Ad Boss Lynda Clarizio Out At AOL Platform-A (TWX)


Platform-A boss Lynda Clarizio is out at Time Warner’s (TWX) online division AOL. She’ll be replaced by former Yahoo ad boss Greg Coleman.

Online adveristing revenues at AOL dropped 18% between 2007 and 2008.  Henry Blodget thinks this is in part due to Lynda’s decision to integrate AOL’s premium-ad and remnant-ad salesforces by firing many of AOL’s premium salespeople (a move Greg’s hiring would appear to reverse).

Lynda only started her stint at AOL in March 2008, but short tenures are common for AOL sales bosses. Lynda’s predecessor at the job, Curt Viebranz lasted only five months on the job. Greg will be AOL’s eighth advertising boss since 2001.

At Yahoo, Greg was responsible for Yahoo advertising sales worldwide. Before Yahoo, he worked for Reader’s Digest.

Greg left Yahoo during one of its many, many re-organisations in 2007.

Here’s AOL CEO Randy Falco’s memo, obtained by Kara Swisher:

Dear AOL colleague,

Today we are announcing a change in the leadership of Platform-A that will help us build on the unmatched reach of our advertising business and fully leverage the success of our MediaGlow and People Networks businesses.

Greg Coleman, a seasoned advertising sales and publishing executive and former EVP of global sales at Yahoo, has agreed to join us as President of Platform-A, replacing Lynda Clarizio.

Under Lynda’s leadership, we made great progress at Platform-A–consolidating and integrating seven companies; creating a unified organisation around sales, technology, operations & product management, technology sales, publisher services, R&D, international, marketing, strategic planning and network development; and expanding overseas. As a result of Lynda’s success in integrating the business, Platform-A today has the largest reach and most advanced suite of digital advertising technologies available anywhere. We all owe Lynda a debt of gratitude for her outstanding contributions to Platform-A.

Now, we have the opportunity to build on this foundation and expand premium branded display sales across our extensive and fast-growing MediaGlow programming network. And Greg, who has 25 years of media sales and publishing experience, is ideally suited to lead this effort.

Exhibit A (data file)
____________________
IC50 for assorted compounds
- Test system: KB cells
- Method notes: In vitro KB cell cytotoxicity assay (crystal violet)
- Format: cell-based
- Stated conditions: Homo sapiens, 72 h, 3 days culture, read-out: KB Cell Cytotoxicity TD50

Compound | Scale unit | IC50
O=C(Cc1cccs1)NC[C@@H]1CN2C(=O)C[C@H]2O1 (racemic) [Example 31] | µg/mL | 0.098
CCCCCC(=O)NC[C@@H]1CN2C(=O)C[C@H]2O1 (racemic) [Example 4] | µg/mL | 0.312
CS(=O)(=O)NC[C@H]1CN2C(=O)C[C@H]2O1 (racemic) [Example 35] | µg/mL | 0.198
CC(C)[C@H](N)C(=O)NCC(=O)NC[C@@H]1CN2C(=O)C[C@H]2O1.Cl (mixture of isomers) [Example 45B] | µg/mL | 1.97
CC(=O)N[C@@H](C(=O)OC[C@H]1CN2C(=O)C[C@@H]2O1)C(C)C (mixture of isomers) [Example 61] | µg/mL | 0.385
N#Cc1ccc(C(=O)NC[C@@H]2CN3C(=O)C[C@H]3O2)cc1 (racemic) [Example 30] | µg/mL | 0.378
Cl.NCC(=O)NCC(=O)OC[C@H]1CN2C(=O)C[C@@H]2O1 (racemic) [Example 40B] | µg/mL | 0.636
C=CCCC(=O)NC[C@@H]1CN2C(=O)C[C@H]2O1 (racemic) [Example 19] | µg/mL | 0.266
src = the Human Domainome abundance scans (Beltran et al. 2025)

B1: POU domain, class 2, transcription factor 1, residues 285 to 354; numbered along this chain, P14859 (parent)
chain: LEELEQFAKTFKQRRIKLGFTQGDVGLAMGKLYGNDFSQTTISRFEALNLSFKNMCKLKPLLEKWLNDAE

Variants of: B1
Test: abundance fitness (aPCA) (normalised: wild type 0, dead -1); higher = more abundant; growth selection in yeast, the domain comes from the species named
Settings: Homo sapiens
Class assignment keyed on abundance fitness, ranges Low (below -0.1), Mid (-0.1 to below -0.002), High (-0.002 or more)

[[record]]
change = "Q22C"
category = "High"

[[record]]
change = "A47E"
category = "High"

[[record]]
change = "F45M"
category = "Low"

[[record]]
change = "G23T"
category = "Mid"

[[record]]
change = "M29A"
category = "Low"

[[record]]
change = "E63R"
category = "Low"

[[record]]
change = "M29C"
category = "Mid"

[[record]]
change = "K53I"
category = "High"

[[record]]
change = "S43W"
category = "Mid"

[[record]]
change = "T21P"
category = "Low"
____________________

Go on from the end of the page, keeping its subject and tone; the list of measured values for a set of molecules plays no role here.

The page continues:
During his nearly seven years at Yahoo, Greg led the company’s search and display ad sales teams. During that time, Yahoo’s ad revenues climbed tenfold–reaching more than $6 billion–with substantial ad growth in the U.S. as well as Europe, Asia and key emerging markets. For the past year, Greg has been CEO of NetSeer, a start-up focused on next generation search and ad targeting.

Greg understands that online brand building is the next frontier in digital advertising, and whoever can deliver marketers measurably improved branding online will be poised to lead over the long term. His great agency and C-level relationships will help us create breakthrough branding packages that leverage the strong success of MediaGlow and the upcoming developments at Bebo.

No doubt Greg is joining Platform-A at a difficult time. The deepening economic recession is affecting every corner of the economy, including our own. Yet, even in this volatile environment, online advertising remains the most productive, efficient and measurable way for advertisers to reach audiences that are dispersing across an increasingly fragmented media landscape. I’m confident that Greg has the background and expertise to deliver on the promise of Platform-A.

Please join me in welcoming Greg to the AOL family, and in thanking Lynda for her many contributions to Platform-A and wishing her all the best on her future endeavours.


See Also:
Clarizio Ouster Follows AOL’s Latest Mistake
AOL To Fire 700, Falco Says In Memo (TWX)